Beta
×

Welcome to the Slashdot Beta site -- learn more here. Use the link in the footer or click here to return to the Classic version of Slashdot.

Thank you!

Before you choose to head back to the Classic look of the site, we'd appreciate it if you share your thoughts on the Beta; your feedback is what drives our ongoing development.

Beta is different and we value you taking the time to try it out. Please take a look at the changes we've made in Beta and  learn more about it. Thanks for reading, and for making the site better!

Comments

top

Will Your Next Car Be Covered In Morphing Dimples?

Rolgar Re:11% fuel efficiency improvement (138 comments)

How easy will it be to clean when the dimples fill with bug guts compared to a smooth surface? Get enough of the dimples filled with crap, and not only will the car look awful, but it'll probably have worse aerodynamics than the smooth car.

about 3 months ago
top

With New Horizons Spacecraft a Year Away, What We Know About Pluto

Rolgar Re:Anyone have Cliff Notes? (128 comments)

Not snowballed, mothballed, egads.

about 4 months ago
top

With New Horizons Spacecraft a Year Away, What We Know About Pluto

Rolgar Re:Anyone have Cliff Notes? (128 comments)

I think this was a more time sensitive mission, because Pluto is moving farther from the sun and scientists warned (rightly or wrongly) that it was about to freeze, and they had a window to use a gravity assist from Jupiter to get the probe there much sooner, and there was also an earlier mission snowballed.

On the other hand, Io and Europa aren't going to be any different in 5 years than they would have been a few years ago when the probe would have reached those destinations, so those missions were not as high priority than the potential impact of Pluto's orbit that they weren't sure of when they green-lighted this mission 13 years ago.

about 4 months ago
top

To Save the Internet We Need To Own the Means of Distribution

Rolgar Use a coop (338 comments)

I posted on this in Sept 2012. Best to use a coop to keep the ownership of the pipes out of the hands of the government (prevent censorship and conflicts of interest). You could even bundle up the electrical lines to keep overhead low, reduce conflicts over who owns & controls polls, line positioning, etc, and even bundle the two bills together to make everybody's life a little easier.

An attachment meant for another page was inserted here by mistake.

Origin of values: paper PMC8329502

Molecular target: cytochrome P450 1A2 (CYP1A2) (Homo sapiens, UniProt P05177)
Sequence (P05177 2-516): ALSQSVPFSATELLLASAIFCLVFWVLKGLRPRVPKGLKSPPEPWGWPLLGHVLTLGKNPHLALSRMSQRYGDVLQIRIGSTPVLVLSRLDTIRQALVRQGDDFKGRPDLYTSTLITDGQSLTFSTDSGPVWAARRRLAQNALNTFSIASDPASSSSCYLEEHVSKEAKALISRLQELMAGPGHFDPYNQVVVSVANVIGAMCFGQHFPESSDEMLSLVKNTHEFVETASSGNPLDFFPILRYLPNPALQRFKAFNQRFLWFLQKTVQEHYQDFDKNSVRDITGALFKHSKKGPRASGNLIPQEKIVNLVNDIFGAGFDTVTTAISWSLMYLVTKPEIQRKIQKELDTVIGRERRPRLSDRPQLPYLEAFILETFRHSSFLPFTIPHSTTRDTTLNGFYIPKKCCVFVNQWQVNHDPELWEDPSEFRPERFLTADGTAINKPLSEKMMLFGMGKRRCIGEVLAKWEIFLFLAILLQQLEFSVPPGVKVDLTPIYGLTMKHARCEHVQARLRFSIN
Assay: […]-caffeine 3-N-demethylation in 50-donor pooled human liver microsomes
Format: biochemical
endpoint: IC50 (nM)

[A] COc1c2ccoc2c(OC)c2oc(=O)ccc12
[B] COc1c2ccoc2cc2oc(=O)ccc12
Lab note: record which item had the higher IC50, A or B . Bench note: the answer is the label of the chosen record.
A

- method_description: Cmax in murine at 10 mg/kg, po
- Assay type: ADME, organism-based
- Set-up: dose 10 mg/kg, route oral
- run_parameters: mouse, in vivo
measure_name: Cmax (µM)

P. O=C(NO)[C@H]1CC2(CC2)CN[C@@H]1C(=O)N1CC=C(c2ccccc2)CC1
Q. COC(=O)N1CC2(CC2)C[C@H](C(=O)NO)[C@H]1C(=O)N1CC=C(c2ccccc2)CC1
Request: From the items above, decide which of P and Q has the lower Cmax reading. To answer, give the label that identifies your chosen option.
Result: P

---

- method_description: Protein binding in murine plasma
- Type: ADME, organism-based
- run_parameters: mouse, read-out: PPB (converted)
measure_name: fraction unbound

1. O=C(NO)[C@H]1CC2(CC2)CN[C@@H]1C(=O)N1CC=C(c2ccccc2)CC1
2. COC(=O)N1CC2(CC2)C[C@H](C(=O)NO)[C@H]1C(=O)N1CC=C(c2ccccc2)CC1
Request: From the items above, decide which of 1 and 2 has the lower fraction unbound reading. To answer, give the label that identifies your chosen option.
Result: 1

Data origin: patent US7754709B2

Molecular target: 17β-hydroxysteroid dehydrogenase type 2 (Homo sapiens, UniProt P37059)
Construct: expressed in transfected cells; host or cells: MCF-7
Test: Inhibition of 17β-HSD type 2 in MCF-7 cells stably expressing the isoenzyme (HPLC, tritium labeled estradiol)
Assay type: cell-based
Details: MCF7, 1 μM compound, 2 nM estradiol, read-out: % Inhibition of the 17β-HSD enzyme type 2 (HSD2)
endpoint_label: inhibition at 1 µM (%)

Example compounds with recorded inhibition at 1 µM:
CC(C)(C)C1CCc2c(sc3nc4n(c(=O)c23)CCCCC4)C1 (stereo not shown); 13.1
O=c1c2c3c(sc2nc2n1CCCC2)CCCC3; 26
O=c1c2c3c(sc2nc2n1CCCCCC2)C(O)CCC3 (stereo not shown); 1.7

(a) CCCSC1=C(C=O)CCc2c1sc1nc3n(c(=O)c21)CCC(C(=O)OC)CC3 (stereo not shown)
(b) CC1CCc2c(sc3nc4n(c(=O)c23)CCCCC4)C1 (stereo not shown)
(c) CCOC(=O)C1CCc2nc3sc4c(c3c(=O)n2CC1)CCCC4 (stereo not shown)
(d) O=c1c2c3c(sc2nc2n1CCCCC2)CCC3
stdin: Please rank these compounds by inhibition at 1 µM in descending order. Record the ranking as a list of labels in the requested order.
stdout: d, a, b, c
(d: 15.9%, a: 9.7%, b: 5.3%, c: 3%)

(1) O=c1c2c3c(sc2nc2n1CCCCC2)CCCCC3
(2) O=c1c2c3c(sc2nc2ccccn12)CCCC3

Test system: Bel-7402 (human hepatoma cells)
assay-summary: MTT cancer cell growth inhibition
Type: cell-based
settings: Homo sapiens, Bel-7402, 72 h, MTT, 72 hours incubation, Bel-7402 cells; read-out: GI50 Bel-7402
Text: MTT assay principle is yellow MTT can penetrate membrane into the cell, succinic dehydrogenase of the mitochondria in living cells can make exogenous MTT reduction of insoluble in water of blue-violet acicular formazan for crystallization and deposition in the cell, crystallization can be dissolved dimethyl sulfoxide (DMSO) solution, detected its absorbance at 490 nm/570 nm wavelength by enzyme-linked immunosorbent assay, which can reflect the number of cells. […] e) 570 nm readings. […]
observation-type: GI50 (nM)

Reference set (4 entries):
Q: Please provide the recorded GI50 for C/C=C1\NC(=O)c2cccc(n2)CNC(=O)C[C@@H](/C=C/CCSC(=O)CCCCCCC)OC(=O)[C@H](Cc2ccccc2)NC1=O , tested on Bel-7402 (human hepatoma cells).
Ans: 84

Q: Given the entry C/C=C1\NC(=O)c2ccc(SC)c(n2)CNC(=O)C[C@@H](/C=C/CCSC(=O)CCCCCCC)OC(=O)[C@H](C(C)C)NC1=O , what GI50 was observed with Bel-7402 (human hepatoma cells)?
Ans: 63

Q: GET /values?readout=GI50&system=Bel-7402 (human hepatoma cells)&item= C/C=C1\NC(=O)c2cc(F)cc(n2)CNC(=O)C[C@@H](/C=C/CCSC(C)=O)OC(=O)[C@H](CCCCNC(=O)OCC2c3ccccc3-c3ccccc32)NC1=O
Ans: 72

about 6 months ago
top

SpaceX Successfully Delivers Supplies To ISS

Rolgar Re:yayy!!! Cheer our corporate fascist state! (87 comments)

Look, if there was no profit, he wouldn't do it.

Think of it like this:

Possible outcomes assuming no profit: Elon looks at the deal, and the possible outcomes are: #1SpaceX is wildly successful, and breaks even. SpaceX is wildly successful and loses money because of unforeseen costs. SpaceX fails, and Elon loses most of his wealth. SpaceX succeeds but doesn't run a surplus/profit, can't set anything aside, and years down the road, a launch fails and there is no reserve funds to get them through the hard times and failure happens eventually. Elon loses interest, never starts SpaceX, because he doesn't foresee the profit to launch his own rockets to jump start space colonies because governments don't want to do it themselves, and the US space industry continues to rot.

about 6 months ago
top

Comcast To Buy Time Warner Cable In $44.2 Billion All-Stock Deal

Rolgar Re:ogahdno (303 comments)

If they sell to the network, it will go to the highest bidder (through loans for decades into the future) , who will then HAVE to raise prices to buy the network.

A much better solution is to give them to the people as a customer owned network, much like rural electric co-ops.

about 9 months ago
top

Creationism In Texas Public Schools

Rolgar Re:Biology workbook (770 comments)

The Catholic Church doesn't have an official position on the age of the universe. If so, you should be able to find it in the Catechism of the Church. John Paul II and Benedict XVI both made comments friendly to non-atheistic environmentalism. A quote is often attributed to St. Augustine that the bible "tells us how to go to heaven, not how the heavens go." A bishop was the plaintif in a lawsuit against Arkansas that, in the 1960s, removed the Creationism curriculum from the public schools.

about 9 months ago
top

How Good Are Charter Schools For the Public School System?

Rolgar Re:Turning away student (715 comments)

The public schools probably don't want to turn students away. They get additional money for every student enrolled.

about 10 months ago
top

New Treatment Kills Metastatic Cancer Cells

Rolgar Re:How long do metastatic cancer cells remain in t (55 comments)

I've read that eating enough green plant matter (leaves) will remove waste from the blood. I've read in several places that people have used vegan diets to control cancer (although I think it's more about eating more leaves, and not about rejecting protein).

I've heard/read that people that live a more primative lifestyle without our grain based diets don't have cancer, presumably because they eat more leaves.

about 10 months ago
top

Ask Slashdot: What Are the Books Everyone Should Read?

Rolgar My website (796 comments)